I’m no expert on the matter, gentle reader, but, until last night, I’d never come across the Gospel of Mary Magdalene. I’d always been just a Matthew Mark Luke and John kind of a chap. But now I’m intrigued. Jo Blake has created a fascinating and enlightening stage work which grew from an unusual experience she had in a local churchyard. She says she felt a presence behind her (at which point the cynic in me started to shift anxiously in my seat) like a winged cross, with feathers; it must be an angel, she assumed, which caused her no concern, and she went on her merry way.
This relatively simple experience led her through a journey finding out about Isis – the Egyptian goddess not the Islamist extremists – whom she identified as her angel, and the story about the love between Isis and Osiris, and the wicked Set who destroyed Osiris. Further Googling led her to the existence of the Gospel of Mary, that had been buried in the Egyptian sands for 1,500 years. There are three copies; each has the same missing pages torn out. Now that really is a mystery.
Mary – a complicated figure in the life of Christ. For centuries denigrated as a prostitute and the target of religious misogyny, it’s no wonder that her account of the last days of Christ was dismissed and ignored, not even making it to the also-rans in the books of the Bible. How could a woman who we feel today only tended to Christ’s physical needs and not his soul possibly have a meaningful story to tell?
Jo Blake has spent the last four years assembling that very story, together with her performance partner Robert Clark. She admits early on that neither of them is an actor; she is a storyteller, and he is a dancer. And you can tell that from the whole presentation of the show. Not because of “bad acting” – that’s far from the truth. But there is an informal vibe that you don’t associate with painstakingly following a well-rehearsed script. When we enter the auditorium, Jo and Rob are already on the stage, quietly chatting to each other, relaxed, not in character, acknowledging audience members as they arrive, sometimes talking to them or waving to people they recognise. They introduce themselves to us, they explain their backgrounds and their involvement with the show. There’s no sense of their being a “play”; and there’s never a fourth wall for them to break.
Jo has truly mastered the art of storytelling; everything is clear, makes sense, and told at a pace that we can easily follow and digest the significance of each stage, before she moves on. A simple set is dominated by a tower in the background, constructed from ladders with strands of red wool cascading from the top. Mary was from a Galilean fishing village, Migdal, whose name means “tower”; so the tower is an appropriate symbol for her. It takes on a more significant meaning later.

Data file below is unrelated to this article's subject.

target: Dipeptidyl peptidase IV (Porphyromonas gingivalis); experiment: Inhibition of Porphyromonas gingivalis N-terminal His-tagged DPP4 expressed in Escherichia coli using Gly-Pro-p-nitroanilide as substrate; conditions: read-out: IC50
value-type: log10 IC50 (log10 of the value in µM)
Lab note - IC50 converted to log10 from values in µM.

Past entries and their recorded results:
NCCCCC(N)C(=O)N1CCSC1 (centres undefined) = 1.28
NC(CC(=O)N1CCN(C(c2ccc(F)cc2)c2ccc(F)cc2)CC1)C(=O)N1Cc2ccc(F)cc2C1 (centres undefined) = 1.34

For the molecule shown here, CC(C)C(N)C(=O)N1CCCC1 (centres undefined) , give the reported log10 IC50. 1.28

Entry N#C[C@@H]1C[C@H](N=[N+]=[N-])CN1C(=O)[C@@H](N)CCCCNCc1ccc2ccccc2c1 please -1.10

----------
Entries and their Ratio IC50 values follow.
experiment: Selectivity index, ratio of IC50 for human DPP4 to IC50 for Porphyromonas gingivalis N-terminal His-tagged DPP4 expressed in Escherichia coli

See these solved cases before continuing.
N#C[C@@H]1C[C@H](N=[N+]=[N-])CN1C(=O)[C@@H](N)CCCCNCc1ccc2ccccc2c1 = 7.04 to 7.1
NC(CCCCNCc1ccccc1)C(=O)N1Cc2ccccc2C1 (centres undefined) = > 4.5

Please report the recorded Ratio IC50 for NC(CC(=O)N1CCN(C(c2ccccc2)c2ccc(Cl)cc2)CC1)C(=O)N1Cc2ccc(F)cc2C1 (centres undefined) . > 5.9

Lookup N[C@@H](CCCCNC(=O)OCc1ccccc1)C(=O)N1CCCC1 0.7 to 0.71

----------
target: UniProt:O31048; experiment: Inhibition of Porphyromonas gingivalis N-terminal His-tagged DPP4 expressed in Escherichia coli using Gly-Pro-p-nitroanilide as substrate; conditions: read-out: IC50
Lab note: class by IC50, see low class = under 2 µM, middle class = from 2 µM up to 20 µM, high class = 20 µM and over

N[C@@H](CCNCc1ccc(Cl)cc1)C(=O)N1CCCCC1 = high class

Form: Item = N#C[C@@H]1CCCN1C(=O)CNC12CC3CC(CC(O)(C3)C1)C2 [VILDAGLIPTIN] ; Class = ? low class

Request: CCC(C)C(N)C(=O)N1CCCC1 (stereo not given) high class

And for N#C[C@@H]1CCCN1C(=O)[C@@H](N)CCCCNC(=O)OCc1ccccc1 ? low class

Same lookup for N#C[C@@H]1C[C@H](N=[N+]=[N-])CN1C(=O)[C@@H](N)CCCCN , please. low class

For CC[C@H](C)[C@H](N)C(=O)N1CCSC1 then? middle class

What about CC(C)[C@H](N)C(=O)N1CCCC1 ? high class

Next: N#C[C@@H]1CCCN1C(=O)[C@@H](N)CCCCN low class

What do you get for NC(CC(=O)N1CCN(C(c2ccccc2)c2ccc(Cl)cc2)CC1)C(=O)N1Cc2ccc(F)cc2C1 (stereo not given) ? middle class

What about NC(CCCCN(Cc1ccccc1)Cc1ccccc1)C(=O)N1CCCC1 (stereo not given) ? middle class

Apart from playing herself, Jo plays Mary; Rob plays everyone else, from Jesus to Peter to Martha to Lazarus. I’m not a religious person, but there’s always a frisson whenever anyone depicts Christ on stage. One of my most memorable theatre moments was a promenade performance of The Passion at the National Theatre in the late 70s when I found myself standing directly between Mark McManus’ Jesus and Jack Shepherd’s Judas, looking furious at each other. There’s a marvellous transition in The Witness when Rob makes towards the tower and starts to climb the ladder, turns to us and just hangs there – and you realise you’ve witnessed Christ being crucified; that red wool is his blood. And all this time Mary is just arguing with him, remonstrating at his selfishness for leaving her behind. Ne me quitte pas goes the music – don’t leave me – and you physically feel the human element of the separation of Christ and Mary. It’s incredibly moving. At first, I flippantly thought we’d suddenly tuned into Jacques Brel is Alive and Well and Living in Calvary, until I realised its heartfelt appropriateness.
Do we believe in the Gospel According to Mary? Factually, it exists. And those missing contents from all three extant copies cannot possibly be a coincidence – can it? Peter asks Mary to share the words that the Saviour told only her and that he had told no one else; she tells him that she saw the Lord in a vision and spoke to him about it – but then the narrative breaks off, only to be resumed at a point where she is no longer speaking with the Lord but just explaining the vision. Andrew challenges her, saying her account is incompatible with everything that the Lord had taught; and Peter takes it further – on a personal level: “Did he then speak secretly with a woman, in preference to us, and not openly? Are we to turn back and all listen to her? Did he prefer her to us?”
And that’s the question that Jo poses to us at the end; whom do we believe? Did Mary really win the confidence of Christ sufficiently for him to impart wisdom that he shared with no one else? Is the Gospel of Mary legitimately the only Gospel written by a woman, and is it – to use that old cliché – Gospel Truth? Or did she make it up? I don’t know the answer – but I can make a good guess.
Hugely thought-provoking and fluidly performed, this was the last of six scheduled shows to be performed locally, but I think this would fit perfectly into any theatre or arts festival – the story of Mary needs to be told!
Production photos by Adam Balcomb